Knowledge does not guarantee success; however, the more knowledge you have, the more likely you are to be successful in 2012. Have a Merry Christmas and Happy New Year, and we’ll see you in 2012.
In the High Plains of Texas, the 2011 cotton growing season began under extreme drought conditions. The dry conditions, coupled with high temperatures and winds, resulted in difficulties in stand establishment under irrigated production systems and at or near complete failure of dryland cotton fields. As the season progressed, and the drought worsened, abandonment of some irrigated acres was seen. To add insult to injury, boll size for the most part was lower-than-normal as a result of the droughty conditions.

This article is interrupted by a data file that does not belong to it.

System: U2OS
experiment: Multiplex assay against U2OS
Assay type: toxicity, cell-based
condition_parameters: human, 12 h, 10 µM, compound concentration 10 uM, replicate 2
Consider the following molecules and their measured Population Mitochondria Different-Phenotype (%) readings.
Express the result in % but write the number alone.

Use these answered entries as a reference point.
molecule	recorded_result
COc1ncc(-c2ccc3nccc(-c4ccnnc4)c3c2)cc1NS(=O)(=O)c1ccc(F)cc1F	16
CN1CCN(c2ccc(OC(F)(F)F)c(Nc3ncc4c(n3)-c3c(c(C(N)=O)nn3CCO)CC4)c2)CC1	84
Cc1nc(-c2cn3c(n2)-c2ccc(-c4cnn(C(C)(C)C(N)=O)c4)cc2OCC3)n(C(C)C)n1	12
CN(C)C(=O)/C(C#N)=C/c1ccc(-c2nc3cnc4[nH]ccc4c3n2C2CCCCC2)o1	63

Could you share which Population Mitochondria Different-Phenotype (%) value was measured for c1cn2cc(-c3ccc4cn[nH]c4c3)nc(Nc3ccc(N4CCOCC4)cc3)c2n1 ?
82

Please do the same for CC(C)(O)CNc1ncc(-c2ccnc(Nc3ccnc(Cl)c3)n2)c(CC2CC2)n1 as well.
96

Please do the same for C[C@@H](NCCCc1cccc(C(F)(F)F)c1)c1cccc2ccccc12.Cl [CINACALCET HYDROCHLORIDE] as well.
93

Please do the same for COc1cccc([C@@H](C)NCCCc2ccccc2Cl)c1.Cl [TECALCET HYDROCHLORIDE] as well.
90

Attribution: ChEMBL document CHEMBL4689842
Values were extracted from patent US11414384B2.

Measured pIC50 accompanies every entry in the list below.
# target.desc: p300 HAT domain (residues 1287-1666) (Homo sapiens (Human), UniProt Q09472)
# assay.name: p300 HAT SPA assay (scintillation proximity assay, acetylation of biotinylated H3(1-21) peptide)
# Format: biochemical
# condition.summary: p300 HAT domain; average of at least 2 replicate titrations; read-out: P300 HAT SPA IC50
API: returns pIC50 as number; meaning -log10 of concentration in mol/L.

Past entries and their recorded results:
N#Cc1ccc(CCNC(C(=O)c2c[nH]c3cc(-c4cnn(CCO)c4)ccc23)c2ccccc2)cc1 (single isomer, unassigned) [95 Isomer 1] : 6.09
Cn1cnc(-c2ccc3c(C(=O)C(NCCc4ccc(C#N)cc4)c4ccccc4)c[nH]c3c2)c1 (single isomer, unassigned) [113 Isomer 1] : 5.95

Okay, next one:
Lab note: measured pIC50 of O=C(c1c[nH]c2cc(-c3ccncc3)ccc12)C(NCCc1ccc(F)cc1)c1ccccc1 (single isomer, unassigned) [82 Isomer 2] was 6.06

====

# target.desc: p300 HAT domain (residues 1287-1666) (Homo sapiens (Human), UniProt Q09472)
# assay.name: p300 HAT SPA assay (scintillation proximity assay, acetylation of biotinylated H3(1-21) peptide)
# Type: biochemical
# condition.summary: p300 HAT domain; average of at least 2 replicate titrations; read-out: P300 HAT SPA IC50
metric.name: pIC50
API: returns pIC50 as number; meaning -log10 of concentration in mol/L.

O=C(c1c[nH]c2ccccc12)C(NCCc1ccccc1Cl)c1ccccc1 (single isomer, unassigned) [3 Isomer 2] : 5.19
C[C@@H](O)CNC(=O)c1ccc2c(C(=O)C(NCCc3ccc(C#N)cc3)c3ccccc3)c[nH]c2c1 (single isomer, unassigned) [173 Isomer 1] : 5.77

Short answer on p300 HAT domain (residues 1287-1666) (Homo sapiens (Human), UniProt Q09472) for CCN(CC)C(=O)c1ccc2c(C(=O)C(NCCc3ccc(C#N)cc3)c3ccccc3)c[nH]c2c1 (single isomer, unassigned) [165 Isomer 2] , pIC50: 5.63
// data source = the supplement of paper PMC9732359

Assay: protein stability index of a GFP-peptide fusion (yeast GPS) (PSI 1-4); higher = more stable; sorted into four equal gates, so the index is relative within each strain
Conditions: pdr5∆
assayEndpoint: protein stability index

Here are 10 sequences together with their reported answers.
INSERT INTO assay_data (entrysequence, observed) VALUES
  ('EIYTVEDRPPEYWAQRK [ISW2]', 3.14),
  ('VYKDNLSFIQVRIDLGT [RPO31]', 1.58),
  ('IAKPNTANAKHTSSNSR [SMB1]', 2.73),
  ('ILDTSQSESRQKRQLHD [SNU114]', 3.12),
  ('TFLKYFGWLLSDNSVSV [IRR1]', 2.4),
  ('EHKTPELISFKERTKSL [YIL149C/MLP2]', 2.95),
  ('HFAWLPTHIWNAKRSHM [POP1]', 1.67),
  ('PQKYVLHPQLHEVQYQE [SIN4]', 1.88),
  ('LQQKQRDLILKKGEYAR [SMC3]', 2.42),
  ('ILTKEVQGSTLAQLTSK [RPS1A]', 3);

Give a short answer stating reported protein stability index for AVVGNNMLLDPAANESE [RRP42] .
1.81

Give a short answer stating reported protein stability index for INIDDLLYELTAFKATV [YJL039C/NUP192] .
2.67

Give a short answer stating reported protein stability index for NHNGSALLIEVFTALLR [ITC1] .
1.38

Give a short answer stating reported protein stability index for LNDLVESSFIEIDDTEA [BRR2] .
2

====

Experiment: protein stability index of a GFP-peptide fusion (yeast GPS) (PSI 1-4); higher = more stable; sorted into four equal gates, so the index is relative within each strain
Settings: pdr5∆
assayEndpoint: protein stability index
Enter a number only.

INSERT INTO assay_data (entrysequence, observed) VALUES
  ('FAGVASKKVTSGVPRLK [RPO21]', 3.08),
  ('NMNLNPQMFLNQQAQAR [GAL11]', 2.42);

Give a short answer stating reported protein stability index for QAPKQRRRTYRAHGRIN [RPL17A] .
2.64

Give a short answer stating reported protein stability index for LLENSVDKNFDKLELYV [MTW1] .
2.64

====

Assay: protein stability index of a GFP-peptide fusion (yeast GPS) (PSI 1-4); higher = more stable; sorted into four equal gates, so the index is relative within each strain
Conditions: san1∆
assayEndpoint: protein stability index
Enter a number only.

At the time of this writing, the severe drought conditions continue as harvest is in full swing and nearly 50 percent complete. Yields are well below average for the most part with some isolated reports of two-plus bales per acre from areas with higher irrigation capacities.
Fiber quality, however, has been better than expected with color grades coming in at mostly 11s and 21s, and micronaire values averaging 4.32 for the season from the Lubbock USDA-AMS Classing Office. Although long-term forecasts indicate continued drought conditions, cotton producers in the Texas High Plains are ready to put 2011 behind them and are looking forward to 2012 with optimism.
The 2011 drought relented some in the fall, with much of western Oklahoma receiving badly needed precipitation. The effects of the drought, however, still linger. The huge loss of cotton acres led to a recent record high abandonment by Oklahoma producers. The remaining crop – essentially all irrigated – has presented itself with disappointing quality in some respects. Color and leaf grades are good to excellent. Staple is shorter than what we have been accustomed to seeing and is averaging somewhat over 35.